Linked by Thom Holwerda on Sat 9th Feb 2013 18:54 UTC
Windows "The 16-bit Windows kernel was actually three kernels. One if you were using an 8086 processor, another if you were using an 80286 processor, and a third if you were using an 80386 processor. The 8086 kernel was a completely separate beast, but the 80286 and 80386 kernels shared a lot of code in common." As always, Raymond Chen delivers. If you don't yet follow his blog, you should. Right now. Click that bookmark or RSS button.
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RE[2]: On a side note
by siride on Mon 11th Feb 2013 14:10 UTC in reply to "RE: On a side note"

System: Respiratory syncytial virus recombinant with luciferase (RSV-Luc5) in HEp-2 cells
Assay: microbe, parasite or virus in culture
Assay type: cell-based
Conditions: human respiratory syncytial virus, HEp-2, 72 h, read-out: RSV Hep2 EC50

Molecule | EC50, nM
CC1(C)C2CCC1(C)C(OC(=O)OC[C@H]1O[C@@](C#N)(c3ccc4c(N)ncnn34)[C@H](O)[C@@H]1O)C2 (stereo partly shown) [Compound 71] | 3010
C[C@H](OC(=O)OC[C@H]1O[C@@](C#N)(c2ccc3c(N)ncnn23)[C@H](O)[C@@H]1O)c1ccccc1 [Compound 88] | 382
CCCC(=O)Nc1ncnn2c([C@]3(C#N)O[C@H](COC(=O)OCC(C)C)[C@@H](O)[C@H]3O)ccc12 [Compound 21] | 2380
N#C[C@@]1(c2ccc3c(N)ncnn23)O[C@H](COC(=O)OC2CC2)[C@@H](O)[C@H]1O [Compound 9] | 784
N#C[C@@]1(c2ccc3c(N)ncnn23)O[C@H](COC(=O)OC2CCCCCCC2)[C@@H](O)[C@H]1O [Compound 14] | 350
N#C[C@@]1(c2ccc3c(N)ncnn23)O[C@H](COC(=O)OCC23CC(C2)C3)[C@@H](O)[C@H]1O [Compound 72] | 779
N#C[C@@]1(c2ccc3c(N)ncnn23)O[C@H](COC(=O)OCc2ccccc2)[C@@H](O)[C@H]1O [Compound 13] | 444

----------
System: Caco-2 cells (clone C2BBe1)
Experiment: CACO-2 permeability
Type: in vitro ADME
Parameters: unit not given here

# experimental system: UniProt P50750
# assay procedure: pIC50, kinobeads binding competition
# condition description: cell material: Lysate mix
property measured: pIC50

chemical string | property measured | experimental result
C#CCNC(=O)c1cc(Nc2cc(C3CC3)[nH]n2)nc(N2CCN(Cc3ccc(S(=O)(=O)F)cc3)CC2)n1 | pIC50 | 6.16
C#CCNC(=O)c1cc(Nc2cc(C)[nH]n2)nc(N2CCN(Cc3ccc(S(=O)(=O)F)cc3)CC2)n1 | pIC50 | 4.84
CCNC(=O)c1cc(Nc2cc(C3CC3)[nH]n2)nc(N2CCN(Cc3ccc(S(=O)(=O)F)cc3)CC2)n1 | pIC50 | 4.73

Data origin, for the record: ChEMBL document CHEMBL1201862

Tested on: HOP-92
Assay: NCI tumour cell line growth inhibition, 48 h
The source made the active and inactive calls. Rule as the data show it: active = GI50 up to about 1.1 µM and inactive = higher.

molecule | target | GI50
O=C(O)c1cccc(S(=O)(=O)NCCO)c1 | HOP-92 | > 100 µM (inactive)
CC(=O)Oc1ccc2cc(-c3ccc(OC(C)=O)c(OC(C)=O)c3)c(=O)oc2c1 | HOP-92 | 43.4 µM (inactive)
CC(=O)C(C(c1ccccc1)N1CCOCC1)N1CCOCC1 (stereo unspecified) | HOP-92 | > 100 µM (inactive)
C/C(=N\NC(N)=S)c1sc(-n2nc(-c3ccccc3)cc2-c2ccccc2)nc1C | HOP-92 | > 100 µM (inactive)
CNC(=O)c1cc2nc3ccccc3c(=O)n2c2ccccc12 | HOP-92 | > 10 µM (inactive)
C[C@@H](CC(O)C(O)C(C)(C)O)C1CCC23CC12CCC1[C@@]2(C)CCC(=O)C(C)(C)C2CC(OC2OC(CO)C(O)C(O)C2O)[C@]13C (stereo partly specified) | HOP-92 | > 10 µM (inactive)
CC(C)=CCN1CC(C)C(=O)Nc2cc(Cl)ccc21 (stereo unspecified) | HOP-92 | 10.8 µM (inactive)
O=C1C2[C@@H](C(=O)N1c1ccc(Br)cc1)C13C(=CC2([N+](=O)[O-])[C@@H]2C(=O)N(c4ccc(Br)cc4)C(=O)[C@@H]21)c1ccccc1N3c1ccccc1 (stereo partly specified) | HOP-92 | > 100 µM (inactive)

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And all the backwards compatibility stuff that people complain about...that takes a huge amount of work. The fact that Windows can completely change its kernel and graphical implementation without breaking most programs written 20+ years ago is nothing short of an engineering miracle.

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